QUICQUID DEUS CREAVIT PURUM EST, it reads above the entrance to Tomba Emmanuelle, EVERYTHING CREATED BY GOD IS PURE, in what seems to be the perfect antithesis to the dark inferno of sex and death one enters seconds later. But only seems. For what, if not purity, is the very essence of VITA, with its never-ending cycle of birth, growth and death, purity of vision, and purity of form, all of mankind’s vitality and anxieties and unspeakable fears frozen in almost ornamental patterns of naked figures? The scenes are those of both productive and counterproductive human activity, men and women engaged in Kama-Sutra-like lovemaking side by side with skulls and bones and decomposing corpses, with the ultimate synthesis of life and death conjured up in what is perhaps the most extreme image of them all, that of two skeletons copulating at the base of a monolith of levitating infants.


It wouldn’t be far-fetched to call it a marriage between Heaven and Hell, the heavy lumps of struggling bodies on each wall transforming into lighter elusive shapes as they hit the ceiling, evaporating into some unknown realm. Yes, Vigeland’s VITA is Inferno and Paradiso combined, depicting raw nature with a sort of sublime dignity, the latter underlined by the fact that one has to lower one’s head when entering, bowing for what is slowly to become extinguishable in the semi-darkness of the crypt, placed in a small niche just above the entrance door, still, even after a while, only barely perceptible against the dark brown wall: a hollow stone—an urn—holding the artist’s ashes. It is as concrete—and as abstract—as it gets. And what a great metamorphosis as well: the artist’s studio turned into the artist’s tomb, the spirit of Emanuel Vigeland (1875-1948) forever contained within the walls of the magnificent brick building at Slemdal, with its legendary acoustics, creating droning dreamlike soundscapes out of the lightest footsteps, the slightest cough, a sigh or even a single breath (the reverb lasting up to twenty seconds, I’ve been told). Why the hell isn’t every artist buried where he or she worked?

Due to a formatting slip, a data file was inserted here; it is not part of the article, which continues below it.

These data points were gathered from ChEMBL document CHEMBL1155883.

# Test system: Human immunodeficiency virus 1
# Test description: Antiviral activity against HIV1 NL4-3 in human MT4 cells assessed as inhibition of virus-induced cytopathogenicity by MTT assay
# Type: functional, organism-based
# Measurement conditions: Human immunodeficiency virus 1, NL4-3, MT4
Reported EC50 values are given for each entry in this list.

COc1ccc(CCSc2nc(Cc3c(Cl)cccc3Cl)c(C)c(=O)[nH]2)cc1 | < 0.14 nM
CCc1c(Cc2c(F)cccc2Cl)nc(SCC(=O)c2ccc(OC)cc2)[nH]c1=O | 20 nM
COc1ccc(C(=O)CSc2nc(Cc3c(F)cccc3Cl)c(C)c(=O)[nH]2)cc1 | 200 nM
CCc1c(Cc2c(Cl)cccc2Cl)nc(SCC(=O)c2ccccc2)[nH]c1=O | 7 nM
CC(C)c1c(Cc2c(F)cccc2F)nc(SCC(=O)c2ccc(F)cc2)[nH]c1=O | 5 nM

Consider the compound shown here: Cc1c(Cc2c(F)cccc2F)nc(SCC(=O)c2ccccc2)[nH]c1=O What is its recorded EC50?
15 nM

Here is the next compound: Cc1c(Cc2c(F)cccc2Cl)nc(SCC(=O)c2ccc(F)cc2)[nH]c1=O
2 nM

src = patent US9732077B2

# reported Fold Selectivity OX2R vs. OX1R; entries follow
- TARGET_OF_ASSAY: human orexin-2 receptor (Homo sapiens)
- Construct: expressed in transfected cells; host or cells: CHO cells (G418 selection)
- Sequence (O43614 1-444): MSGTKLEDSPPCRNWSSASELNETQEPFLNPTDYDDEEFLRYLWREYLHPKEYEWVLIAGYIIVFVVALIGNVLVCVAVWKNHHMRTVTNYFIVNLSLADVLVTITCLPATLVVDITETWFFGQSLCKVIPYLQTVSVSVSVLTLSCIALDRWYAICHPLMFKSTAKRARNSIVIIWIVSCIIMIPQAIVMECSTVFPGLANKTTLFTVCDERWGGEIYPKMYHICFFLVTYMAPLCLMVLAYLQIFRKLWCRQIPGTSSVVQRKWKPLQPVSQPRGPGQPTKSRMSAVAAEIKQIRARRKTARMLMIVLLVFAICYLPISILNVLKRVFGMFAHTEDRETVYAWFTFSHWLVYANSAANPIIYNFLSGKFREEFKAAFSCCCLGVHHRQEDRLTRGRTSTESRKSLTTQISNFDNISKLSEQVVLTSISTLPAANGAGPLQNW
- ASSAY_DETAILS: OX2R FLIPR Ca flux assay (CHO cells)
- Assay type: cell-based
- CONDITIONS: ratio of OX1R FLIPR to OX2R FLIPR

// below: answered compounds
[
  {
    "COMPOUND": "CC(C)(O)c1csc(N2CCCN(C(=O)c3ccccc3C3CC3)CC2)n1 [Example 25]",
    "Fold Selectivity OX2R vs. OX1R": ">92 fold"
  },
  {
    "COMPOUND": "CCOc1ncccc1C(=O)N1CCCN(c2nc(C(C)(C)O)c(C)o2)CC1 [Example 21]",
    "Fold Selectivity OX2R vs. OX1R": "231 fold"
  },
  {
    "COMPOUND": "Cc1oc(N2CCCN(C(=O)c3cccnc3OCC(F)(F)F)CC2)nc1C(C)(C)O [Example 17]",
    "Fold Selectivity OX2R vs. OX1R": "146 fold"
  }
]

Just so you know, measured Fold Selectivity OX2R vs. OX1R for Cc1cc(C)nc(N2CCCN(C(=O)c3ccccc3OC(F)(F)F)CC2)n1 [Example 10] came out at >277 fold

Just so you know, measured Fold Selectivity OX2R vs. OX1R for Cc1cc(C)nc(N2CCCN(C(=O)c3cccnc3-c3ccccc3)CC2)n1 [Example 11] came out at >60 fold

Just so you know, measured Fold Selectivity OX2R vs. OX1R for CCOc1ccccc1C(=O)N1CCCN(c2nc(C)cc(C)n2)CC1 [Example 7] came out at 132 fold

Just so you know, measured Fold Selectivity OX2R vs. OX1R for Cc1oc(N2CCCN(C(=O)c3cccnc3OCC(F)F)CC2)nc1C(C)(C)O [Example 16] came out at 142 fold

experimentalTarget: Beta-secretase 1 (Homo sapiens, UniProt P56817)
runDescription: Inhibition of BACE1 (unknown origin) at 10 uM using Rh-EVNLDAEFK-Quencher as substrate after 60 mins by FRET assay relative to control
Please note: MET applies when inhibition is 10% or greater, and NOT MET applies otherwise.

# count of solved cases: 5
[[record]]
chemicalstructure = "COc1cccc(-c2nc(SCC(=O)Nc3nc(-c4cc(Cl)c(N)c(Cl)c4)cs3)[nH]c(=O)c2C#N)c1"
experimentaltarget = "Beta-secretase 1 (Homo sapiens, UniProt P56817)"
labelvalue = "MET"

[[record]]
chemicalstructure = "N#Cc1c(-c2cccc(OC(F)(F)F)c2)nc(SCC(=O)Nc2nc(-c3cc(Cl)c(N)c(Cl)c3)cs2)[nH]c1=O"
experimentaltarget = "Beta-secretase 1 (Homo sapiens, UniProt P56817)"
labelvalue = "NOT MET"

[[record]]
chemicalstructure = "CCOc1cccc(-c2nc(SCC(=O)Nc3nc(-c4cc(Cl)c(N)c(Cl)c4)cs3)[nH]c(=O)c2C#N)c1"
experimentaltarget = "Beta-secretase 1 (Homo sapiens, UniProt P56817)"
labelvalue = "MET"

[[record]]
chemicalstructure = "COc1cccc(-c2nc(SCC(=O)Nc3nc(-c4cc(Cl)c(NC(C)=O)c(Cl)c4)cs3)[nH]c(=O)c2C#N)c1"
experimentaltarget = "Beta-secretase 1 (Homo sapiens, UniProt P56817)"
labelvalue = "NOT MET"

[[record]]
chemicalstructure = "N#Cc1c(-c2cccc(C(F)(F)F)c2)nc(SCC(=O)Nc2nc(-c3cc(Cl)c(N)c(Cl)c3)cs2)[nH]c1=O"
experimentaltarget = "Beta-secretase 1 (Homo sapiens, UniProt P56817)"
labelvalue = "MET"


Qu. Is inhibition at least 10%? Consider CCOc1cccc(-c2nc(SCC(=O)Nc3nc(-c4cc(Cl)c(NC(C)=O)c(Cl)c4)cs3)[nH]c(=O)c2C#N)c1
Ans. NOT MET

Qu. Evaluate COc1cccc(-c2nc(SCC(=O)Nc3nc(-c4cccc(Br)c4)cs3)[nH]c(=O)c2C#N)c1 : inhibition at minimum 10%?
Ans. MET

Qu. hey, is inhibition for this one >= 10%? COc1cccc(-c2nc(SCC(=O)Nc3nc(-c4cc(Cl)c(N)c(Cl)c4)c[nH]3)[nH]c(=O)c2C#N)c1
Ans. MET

Inspired, possibly, by the shape of the room, I always think of Jonah and the whale whenever I visit Tomba Emmanuelle, the ceiling curving like gigantic ribs above me. And given the two representations of the artist himself, both in the right corner of the entrance wall, one—alive, brush and palette in hand, in the act of painting (VITA)—above the other—dead, with the palette and brushes scattered on the ground, as if the work itself has first exhausted him, then killed him—I can’t help thinking that there is a third representation as well, which is the crypt itself, and that while Dante and Virgil had to climb over Satan’s hairy body to get to Purgatorio, the dead Vigeland has left his mouth open, in rigor mortis, for us to climb in, down the throat and into the holy chambers of his chest and stomach, the naked bodies crawling all around us playing the role of the mental intestines, so to speak, of his—literally—inner world.


To read the entirety of "Sacred Tears" as well as three other pieces by Stig Sæterbakken, purchase your copy of Music & Literature no. 5 . . .